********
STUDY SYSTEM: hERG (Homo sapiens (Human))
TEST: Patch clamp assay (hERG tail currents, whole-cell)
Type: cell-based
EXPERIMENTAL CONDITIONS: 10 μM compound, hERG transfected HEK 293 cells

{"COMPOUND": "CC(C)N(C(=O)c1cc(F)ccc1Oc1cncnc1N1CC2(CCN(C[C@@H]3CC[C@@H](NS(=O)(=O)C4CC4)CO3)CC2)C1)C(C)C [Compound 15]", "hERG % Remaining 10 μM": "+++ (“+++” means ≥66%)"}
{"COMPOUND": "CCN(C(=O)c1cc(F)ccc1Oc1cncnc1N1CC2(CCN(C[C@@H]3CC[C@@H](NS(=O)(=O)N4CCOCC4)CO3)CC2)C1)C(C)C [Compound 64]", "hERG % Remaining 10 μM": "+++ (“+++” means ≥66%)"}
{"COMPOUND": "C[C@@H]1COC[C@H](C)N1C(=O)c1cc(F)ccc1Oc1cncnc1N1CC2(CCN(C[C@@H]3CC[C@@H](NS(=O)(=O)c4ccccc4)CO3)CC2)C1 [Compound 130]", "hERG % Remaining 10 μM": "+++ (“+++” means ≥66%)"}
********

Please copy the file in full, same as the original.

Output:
STUDY SYSTEM: hERG (Homo sapiens (Human))
TEST: Patch clamp assay (hERG tail currents, whole-cell)
Type: cell-based
EXPERIMENTAL CONDITIONS: 10 μM compound, hERG transfected HEK 293 cells

{"COMPOUND": "CC(C)N(C(=O)c1cc(F)ccc1Oc1cncnc1N1CC2(CCN(C[C@@H]3CC[C@@H](NS(=O)(=O)C4CC4)CO3)CC2)C1)C(C)C [Compound 15]", "hERG % Remaining 10 μM": "+++ (“+++” means ≥66%)"}
{"COMPOUND": "CCN(C(=O)c1cc(F)ccc1Oc1cncnc1N1CC2(CCN(C[C@@H]3CC[C@@H](NS(=O)(=O)N4CCOCC4)CO3)CC2)C1)C(C)C [Compound 64]", "hERG % Remaining 10 μM": "+++ (“+++” means ≥66%)"}
{"COMPOUND": "C[C@@H]1COC[C@H](C)N1C(=O)c1cc(F)ccc1Oc1cncnc1N1CC2(CCN(C[C@@H]3CC[C@@H](NS(=O)(=O)c4ccccc4)CO3)CC2)C1 [Compound 130]", "hERG % Remaining 10 μM": "+++ (“+++” means ≥66%)"}